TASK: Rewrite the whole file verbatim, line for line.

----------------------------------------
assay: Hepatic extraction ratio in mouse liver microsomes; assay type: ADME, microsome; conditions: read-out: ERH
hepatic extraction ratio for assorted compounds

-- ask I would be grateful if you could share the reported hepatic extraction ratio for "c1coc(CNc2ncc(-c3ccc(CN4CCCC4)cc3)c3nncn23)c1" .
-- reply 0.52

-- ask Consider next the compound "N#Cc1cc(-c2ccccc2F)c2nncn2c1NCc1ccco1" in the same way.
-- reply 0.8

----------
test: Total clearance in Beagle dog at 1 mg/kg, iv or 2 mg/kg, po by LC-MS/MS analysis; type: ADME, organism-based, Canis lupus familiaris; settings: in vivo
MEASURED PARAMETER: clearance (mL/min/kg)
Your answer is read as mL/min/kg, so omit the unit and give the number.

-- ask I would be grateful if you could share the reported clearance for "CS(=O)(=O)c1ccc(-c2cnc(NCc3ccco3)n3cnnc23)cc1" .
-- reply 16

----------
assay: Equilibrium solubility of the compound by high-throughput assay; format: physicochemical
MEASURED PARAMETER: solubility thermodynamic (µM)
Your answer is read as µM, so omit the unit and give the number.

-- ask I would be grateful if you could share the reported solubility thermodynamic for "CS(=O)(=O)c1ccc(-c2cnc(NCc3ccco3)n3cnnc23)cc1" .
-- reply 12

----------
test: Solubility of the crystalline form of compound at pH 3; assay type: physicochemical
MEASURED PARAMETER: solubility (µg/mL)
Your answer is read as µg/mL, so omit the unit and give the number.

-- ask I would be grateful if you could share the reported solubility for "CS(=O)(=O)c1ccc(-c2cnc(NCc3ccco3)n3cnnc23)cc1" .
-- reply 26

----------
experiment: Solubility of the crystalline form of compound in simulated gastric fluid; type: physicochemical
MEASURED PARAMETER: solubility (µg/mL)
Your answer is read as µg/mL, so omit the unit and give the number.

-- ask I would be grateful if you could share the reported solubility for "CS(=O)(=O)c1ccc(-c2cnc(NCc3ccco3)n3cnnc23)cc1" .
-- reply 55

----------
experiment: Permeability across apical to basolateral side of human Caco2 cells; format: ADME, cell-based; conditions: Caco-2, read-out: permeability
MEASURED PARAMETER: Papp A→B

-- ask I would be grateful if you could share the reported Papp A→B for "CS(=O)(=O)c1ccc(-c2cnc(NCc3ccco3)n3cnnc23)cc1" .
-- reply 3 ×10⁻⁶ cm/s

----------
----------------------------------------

assay: Hepatic extraction ratio in mouse liver microsomes; assay type: ADME, microsome; conditions: read-out: ERH
hepatic extraction ratio for assorted compounds

-- ask I would be grateful if you could share the reported hepatic extraction ratio for "c1coc(CNc2ncc(-c3ccc(CN4CCCC4)cc3)c3nncn23)c1" .
-- reply 0.52

-- ask Consider next the compound "N#Cc1cc(-c2ccccc2F)c2nncn2c1NCc1ccco1" in the same way.
-- reply 0.8

----------
test: Total clearance in Beagle dog at 1 mg/kg, iv or 2 mg/kg, po by LC-MS/MS analysis; type: ADME, organism-based, Canis lupus familiaris; settings: in vivo
MEASURED PARAMETER: clearance (mL/min/kg)
Your answer is read as mL/min/kg, so omit the unit and give the number.

-- ask I would be grateful if you could share the reported clearance for "CS(=O)(=O)c1ccc(-c2cnc(NCc3ccco3)n3cnnc23)cc1" .
-- reply 16

----------
assay: Equilibrium solubility of the compound by high-throughput assay; format: physicochemical
MEASURED PARAMETER: solubility thermodynamic (µM)
Your answer is read as µM, so omit the unit and give the number.

-- ask I would be grateful if you could share the reported solubility thermodynamic for "CS(=O)(=O)c1ccc(-c2cnc(NCc3ccco3)n3cnnc23)cc1" .
-- reply 12

----------
test: Solubility of the crystalline form of compound at pH 3; assay type: physicochemical
MEASURED PARAMETER: solubility (µg/mL)
Your answer is read as µg/mL, so omit the unit and give the number.

-- ask I would be grateful if you could share the reported solubility for "CS(=O)(=O)c1ccc(-c2cnc(NCc3ccco3)n3cnnc23)cc1" .
-- reply 26

----------
experiment: Solubility of the crystalline form of compound in simulated gastric fluid; type: physicochemical
MEASURED PARAMETER: solubility (µg/mL)
Your answer is read as µg/mL, so omit the unit and give the number.

-- ask I would be grateful if you could share the reported solubility for "CS(=O)(=O)c1ccc(-c2cnc(NCc3ccco3)n3cnnc23)cc1" .
-- reply 55

----------
experiment: Permeability across apical to basolateral side of human Caco2 cells; format: ADME, cell-based; conditions: Caco-2, read-out: permeability
MEASURED PARAMETER: Papp A→B

-- ask I would be grateful if you could share the reported Papp A→B for "CS(=O)(=O)c1ccc(-c2cnc(NCc3ccco3)n3cnnc23)cc1" .
-- reply 3 ×10⁻⁶ cm/s

----------